Tag Archives: Lance Armstrong

Two Brothers Debate Latest on Lance Armstrong

ImageOne of my heroes is in the news again–Lance Armstrong.  Though it would be easy to join in the barrage of criticism for Lance, I refuse to partake, and I am guessing there are others like me who feel he deserves better.  After an email exchange that I had with my brother earlier today, I thought our sentiments might be worth sharing.  This sort of revelation has a way of bringing out the full range of emotions in people, and I have experienced many on this topic.  Perhaps you, too, have thought long and hard about the legacy of Lance Armstrong.  If so, then maybe you will take solace in knowing that many others are going through the same at this very moment.  Give this email exchange that I had with my brother a read, and share your own thoughts:
I agree with your frustrations that he may have said too much, though I understand what might have motivated him.  I think his tragic flaw is his hubris–his overbearing sense of pride and self-confidence. He couldn’t stand losing the battle in the court of public opinion. Due to the witch hunt against him, his sponsors had dropped him and his ability to compete against world class athletes had been taken away. If he hadn’t considered fessing up to some degree (I think he is still not telling all), then he would be letting the bastards get him down. He is still young enough to be a superhuman athlete without the dope. Lots of people think he could win the Ironman Triathlon in Hawaii. He was on track to compete there before the naysayers got their way. Next, I think they are hellbent on proving that Santa Claus doesn’t exist and that the Easter Bunny doesn’t really lay Cadbury eggs. 
Truth be told, I take caffeine pills daily to overcome a lack of sleep. Someday, I hope people don’t try to take away everything I have ever accomplished in my life because caffeine enhanced my performance.
In the end, when people reflect on Lance’s life and accomplishments, many will still remember him as the guy who almost died from cancer, came back to win 7 consecutive Tour de France titles, and inspired a generation of cancer sufferers and everyday Joe’s to never, ever, give up hope. In addition, Lance inspired Americans–kids and adults alike–to get on a bike and ride it like they had never ridden before, with determination, drive, and heart, if only to imagine for a moment that they, too, could conquer their foes in the Alps, overcoming their opponents on the steepest climbs and displaying awesome feats of superhuman proportion.  Like the legend of Paul Bunyan, Lance Armstrong’s legend will remain intact long after the dust settles on the doping hubbub. Unlike Paul Bunyan, the legend of Lance Armstrong is real. The enormity of his contributions to mankind cannot be erased by his imperfections.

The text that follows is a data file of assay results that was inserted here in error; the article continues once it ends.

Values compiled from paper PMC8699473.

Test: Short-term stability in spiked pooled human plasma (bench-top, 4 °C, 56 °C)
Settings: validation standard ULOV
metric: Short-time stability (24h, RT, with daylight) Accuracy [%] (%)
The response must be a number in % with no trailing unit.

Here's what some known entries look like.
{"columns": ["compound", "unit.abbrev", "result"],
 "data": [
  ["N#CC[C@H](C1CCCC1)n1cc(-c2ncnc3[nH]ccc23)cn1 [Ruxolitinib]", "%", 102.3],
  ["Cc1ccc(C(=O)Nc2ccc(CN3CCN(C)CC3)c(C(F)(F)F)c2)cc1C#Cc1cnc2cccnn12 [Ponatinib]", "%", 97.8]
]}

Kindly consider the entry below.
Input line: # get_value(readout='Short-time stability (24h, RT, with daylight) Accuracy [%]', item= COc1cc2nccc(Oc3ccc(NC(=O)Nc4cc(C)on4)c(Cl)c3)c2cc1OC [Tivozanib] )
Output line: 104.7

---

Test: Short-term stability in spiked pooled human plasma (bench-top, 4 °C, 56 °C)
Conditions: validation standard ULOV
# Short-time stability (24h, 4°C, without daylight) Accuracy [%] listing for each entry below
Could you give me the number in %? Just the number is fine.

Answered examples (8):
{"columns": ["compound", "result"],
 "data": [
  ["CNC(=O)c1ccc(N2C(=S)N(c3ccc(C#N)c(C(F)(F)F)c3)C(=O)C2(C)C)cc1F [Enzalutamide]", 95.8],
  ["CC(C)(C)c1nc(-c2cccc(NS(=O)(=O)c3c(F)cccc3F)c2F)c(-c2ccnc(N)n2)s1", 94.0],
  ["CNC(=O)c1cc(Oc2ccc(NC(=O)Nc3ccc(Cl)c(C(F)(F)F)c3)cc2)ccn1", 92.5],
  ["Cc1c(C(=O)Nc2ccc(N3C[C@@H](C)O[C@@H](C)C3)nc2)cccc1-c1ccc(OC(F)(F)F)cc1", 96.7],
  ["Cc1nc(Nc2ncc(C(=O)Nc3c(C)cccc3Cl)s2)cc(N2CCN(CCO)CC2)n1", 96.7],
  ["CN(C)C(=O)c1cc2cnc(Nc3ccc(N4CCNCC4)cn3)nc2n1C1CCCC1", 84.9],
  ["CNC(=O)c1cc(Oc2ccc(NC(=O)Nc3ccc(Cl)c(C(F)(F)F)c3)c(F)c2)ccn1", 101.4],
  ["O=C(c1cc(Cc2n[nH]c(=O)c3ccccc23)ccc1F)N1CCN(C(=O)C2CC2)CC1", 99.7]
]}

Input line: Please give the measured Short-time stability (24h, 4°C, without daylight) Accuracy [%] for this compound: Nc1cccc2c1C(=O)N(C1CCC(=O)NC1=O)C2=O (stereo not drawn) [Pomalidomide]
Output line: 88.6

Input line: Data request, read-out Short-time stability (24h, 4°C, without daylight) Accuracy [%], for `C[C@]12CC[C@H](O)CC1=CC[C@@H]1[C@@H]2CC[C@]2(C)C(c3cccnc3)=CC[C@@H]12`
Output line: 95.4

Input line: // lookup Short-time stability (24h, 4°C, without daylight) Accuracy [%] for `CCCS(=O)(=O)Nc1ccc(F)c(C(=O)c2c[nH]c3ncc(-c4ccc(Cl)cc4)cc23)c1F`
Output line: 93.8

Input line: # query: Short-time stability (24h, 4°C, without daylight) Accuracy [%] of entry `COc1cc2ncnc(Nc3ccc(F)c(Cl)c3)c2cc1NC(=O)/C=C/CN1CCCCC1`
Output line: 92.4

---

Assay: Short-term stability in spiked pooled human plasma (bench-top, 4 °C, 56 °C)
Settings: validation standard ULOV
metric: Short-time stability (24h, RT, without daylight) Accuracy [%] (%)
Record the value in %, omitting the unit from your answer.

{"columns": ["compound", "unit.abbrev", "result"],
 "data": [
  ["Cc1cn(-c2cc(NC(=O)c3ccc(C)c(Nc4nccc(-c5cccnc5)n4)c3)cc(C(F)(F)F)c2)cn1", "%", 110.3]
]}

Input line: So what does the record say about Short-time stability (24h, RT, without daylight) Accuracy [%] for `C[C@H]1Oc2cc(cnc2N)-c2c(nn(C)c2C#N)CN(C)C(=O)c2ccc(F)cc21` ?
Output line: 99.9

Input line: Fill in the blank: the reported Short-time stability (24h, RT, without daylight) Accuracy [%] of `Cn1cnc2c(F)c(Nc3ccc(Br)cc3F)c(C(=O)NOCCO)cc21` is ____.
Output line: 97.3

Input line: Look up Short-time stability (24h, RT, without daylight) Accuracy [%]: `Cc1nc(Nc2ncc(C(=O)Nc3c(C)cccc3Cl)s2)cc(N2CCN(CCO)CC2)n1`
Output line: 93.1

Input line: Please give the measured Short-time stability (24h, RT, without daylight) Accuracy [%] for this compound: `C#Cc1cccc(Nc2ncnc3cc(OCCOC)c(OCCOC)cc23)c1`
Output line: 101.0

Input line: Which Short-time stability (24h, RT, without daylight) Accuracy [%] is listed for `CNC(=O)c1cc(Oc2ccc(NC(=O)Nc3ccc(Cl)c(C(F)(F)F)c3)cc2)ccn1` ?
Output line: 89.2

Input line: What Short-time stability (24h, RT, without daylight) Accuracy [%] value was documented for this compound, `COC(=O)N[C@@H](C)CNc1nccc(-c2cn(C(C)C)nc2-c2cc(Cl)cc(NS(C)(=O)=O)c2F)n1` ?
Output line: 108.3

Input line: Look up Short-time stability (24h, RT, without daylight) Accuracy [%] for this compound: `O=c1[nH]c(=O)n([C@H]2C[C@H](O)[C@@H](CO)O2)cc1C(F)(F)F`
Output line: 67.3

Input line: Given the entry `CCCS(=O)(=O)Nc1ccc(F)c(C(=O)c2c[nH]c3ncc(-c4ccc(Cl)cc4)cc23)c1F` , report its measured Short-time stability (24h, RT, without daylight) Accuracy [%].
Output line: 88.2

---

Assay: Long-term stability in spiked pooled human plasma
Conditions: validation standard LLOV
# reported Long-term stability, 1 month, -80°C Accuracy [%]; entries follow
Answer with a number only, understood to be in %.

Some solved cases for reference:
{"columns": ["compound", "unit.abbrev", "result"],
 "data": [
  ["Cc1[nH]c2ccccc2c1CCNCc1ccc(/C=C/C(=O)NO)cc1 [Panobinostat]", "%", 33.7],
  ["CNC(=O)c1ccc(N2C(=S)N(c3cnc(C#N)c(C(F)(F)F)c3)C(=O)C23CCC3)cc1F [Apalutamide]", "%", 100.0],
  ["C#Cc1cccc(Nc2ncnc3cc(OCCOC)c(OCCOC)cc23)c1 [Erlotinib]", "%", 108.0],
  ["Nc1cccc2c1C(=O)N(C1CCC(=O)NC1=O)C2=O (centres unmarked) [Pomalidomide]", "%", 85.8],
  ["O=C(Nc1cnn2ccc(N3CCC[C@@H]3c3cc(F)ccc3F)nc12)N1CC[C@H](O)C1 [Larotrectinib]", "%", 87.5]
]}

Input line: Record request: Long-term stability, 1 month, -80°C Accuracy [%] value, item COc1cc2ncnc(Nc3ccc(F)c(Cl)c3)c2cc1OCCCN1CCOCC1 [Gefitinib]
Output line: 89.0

Sent from my iPhone

On Jan 14, 2013, at 8:42 PM, Gordy <@aol.com> wrote:

Now I think Armstrong is a idiot! Now I’ve lost respect for him! There is no reason in the world he needed to do that! Everyone uses blood doping in cycling, always have. They already stripped him of his official titles, screw everyone! Everyone in the pelaton was doping prior to the race for training or during at some point! No one has ever won without doping enless you go back to the pre medical information days.
            Thank you, Gordy

One Lance Armstrong Fan Painfully Comes to Grips

Lance Armstrong finishing 3rd in Sète, taking ...

2002 Tour de France (Image via Wikipedia)

Like many, I have followed Lance Armstrong since he won his first Tour de France title in 1999.  His story was just too compelling–once on the brink of death from rampant cancer, recovered, stronger than ever, beating the best in the world in arguably the most grueling physical endurance test known to man.  Each year he won another Tour de France, the legend of Lance got even richer and more superhuman.  His accomplishments off the bike, namely the establishment of the Lance Armstrong Foundation and the LIVESTRONG brand to support the fight against cancer, have made him a role model for people from all walks of life.  Now, as in the past, Lance’s critics seek to expose him as a fraud, and the federal government is investigating him.  Unfortunately, for those like me who hate to consider it, the case is building against him.  Was it all a lie?  No.  He really did almost die from cancer.  He really did beat the best in the world 7 years in a row.  He really did help the fight against cancer.  They cannot take any of that away from him.  Was he using performance enhancing drugs, along with the other front-runners?  Maybe.